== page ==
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This essay continues a series exploring briefly why the Constitution is ineffective at restraining federal officials today, and illustrates how members of the present generation must come to view their relationship to the Constitution if it is to be of service in effectively responding to federal overreach. The series will conclude by highlighting two largely untried and fundamentally different approaches to restoring constitutional constraints; issue-based legislative accountability, and a convention of states to amend the US Constitution.

The Constitution in the 21st Century

The two hundred and forty years of our independence as a nation are replete with examples of times that our constitutional forms were temporarily set aside, and sometimes by our nation’s most revered statesmen. The claim of public necessity was used sparingly at first, but it is now made by presidents with an alarming frequency, and in recent years simply on the grounds that Congress has been slow to act. While the nation was once strict in drawing distinctions between matters of truly dire emergencies and matters of mere presidential impatience, it is claimed by some today that the American people have adopted a much more permissive posture and no longer have need of a Constitution whose primary role is simply to serve as an impediment to progress and “the political will of the people”. The nature of the Constitution as a political document is now readily admitted. What is now more likely to be questioned is whether it is—and should remain—a legal document as well. As Washington forewarned us, we have now reached that point where change by usurpation has become the custom of the land.[1]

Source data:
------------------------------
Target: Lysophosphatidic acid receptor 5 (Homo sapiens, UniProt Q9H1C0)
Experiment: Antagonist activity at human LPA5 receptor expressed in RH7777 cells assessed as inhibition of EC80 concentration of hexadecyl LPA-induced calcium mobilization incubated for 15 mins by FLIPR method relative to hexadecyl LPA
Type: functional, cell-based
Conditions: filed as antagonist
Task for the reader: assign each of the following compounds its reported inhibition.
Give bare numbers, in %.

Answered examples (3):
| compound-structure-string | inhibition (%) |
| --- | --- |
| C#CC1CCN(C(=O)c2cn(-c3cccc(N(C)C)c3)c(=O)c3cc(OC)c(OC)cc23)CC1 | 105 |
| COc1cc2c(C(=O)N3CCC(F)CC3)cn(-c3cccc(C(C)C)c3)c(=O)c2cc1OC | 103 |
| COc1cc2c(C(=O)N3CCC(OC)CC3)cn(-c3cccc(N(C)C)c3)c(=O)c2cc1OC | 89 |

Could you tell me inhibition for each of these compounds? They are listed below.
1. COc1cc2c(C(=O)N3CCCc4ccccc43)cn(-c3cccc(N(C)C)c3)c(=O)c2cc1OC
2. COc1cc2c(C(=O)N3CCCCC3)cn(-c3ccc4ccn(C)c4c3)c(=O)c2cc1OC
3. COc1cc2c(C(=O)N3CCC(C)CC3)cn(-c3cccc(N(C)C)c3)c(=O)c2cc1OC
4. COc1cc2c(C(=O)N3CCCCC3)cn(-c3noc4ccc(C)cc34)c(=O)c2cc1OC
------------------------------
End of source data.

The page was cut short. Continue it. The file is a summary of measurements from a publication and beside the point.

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This essay continues a series exploring briefly why the Constitution is ineffective at restraining federal officials today, and illustrates how members of the present generation must come to view their relationship to the Constitution if it is to be of service in effectively responding to federal overreach. The series will conclude by highlighting two largely untried and fundamentally different approaches to restoring constitutional constraints; issue-based legislative accountability, and a convention of states to amend the US Constitution.

Continuous Physical Reconnaissance

One of the lessons drilled into cadets at West Point, until it begins to find its way into their dreams at night, is the absolutely vital requirement to observe friendly obstacles on the battlefield. Army doctrine on this is as straightforward as it is inflexible: “Continuous physical reconnaissance of protective obstacles is extremely critical. Units must keep protective obstacles under continuous observation at all times” (Army Field Manual 90-7).